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Scots-Irish Furniture Styles of Late 18th Century New Hampshire

The Wood Whisperer Guild is at is again and embarking on its summer group build. This time it is a chest of drawers. The “approved” plan is actually almost identical to the chest I built in July of 2009 and you can find a 3 part series on it starting here.

In my non-stop effort to be difficult, I am ratcheting things up a notch and building a 4 drawer chest based on the designs of Major John Dunlap and Lieutenant Samuel Dunlap of New Hampshire. The Dunlaps are part of a legacy of immigration that took lowland Scots who emigrated to the Ulster area of Northern Ireland and then eventually on to New Hampshire and Maine in the late 17th and early 18th centuries. This nomadic existence was mostly driven by religious persecution since these people were mostly Presbyterian living among predominantly Catholic societies. In fact, once settled in New Hampshire primarily, some of this persecution continued as it was assumed these Scots-Irish were Catholic based upon their nationalistic origins. It seems that the Scots-Irish spent more time declaring what they were not than defining who they were. This checkered past yields the name Scots-Irish and the designs from this group are endearing, whimsical, idiosyncratic, and just plain weird. It is interesting because the towns of Antrim, and Londonderry are not so far from the major style hub of Boston that dictated most of the furniture details in New England. The Dunlaps worked primarily during the Rococo or Chippendale period so being in New England we would expect detailed, asymmetric carvings, massive structures with lower centers of gravity and powerful ambiance like this Highboy built in Boston around 1750. I took this pictures at the Winterthur Museum by the way.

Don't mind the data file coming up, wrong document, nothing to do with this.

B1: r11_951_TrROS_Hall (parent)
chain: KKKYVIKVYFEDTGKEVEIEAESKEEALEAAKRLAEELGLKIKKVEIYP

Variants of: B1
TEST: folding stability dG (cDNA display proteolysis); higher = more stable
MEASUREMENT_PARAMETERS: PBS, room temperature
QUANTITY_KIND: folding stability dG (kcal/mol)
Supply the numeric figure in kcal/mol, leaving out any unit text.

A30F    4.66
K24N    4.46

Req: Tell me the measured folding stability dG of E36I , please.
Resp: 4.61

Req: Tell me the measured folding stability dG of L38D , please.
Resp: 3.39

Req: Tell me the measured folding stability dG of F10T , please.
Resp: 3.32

In contrast the Dunlap cabinetry style adds an element of whimsy with unique and elaborate carvings unlike anything we see coming out of New England at the time. In some ways the ornamentation hearkens back to a Baroque style. Basket woven galleries and almost Celtic derived scrollwork adorn the tops and bottoms of the cases. A signature flowered ogee molding is seen as a punctuation mark between elements and upon closer examination seems to be a minimalist version of architectural egg and dart moldings. Deep lower cases are prevalent that seem to embrace the Chippendale massiveness but take it one step further. With the deeper lower cases came more elaborate scrollwork as well. This piece is somewhat iconic of this style and includes much of what I just mentioned.
Typical Dunlap High Chest sold at Christies for 102K

Here is another example taken from Paul Rulli’s website. Notice the somewhat disproportionate upper and lower cases.

Paul Rulli reproduction of a Dunlap High Chest

A Paul Rulli Dunlap reproduction

Here is a close look at the iconic basket weave and Peacock fan typically seen on Dunlap pieces. You will also see the flower ogee molding above and below the top gallery.

Dunlap chest carvings

Paul Rulli's fine carving work on the Dunlap reproduction

I will be curious to hear some of your thoughts on this piece. It is certainly different and in my opinion somewhat ugly. I think the offensive nature of it is what really attracted me and stirred me into further research. In many ways this style has grown on me and I believe when taken in moderation it can yield some amazing pieces. I think some of the most constructive design exercises can be done when you force yourself to play in areas that you don’t like. So if we take away some of the disproportions of the above piece, mellow down the carvings a little, and apply the chest of drawer form to it we end up with this piece which will be the subject of my next Guild build.

Dunlap 4 Drawer Chest

This chest was mostly likely built by Lt. Samual Dunlap around 1795 and you will see that the proportions are more pleasing but the stubby feet keep that extreme low center of gravity to the piece. The distinctive flowered ogee molding is present as well. I think some of the reasons for this overall mellowing of the style is that period in which this was constructed. The idiosyncratic Dunlap style was really one for the American Revolution generations and as we move into the 19th century, this began to lessen.

So I see many challenges ahead during this build. For one the integral bead detail on the case and drawer blades will be a test since each joint will have to be mitered to keep a continuous flowing line throughout. This will be my first attempt at ball and claw feet as well and I am already gearing up for that by doing some practice pieces in Poplar. The chest will be done in Cherry and if possible curly Cherry for the drawer fronts. So stay tuned for updates here as I start out on my next project.

By the way, I highly recommend the book “The Dunlap Cabinetmakers” for a much more detailed look into this style of furniture.

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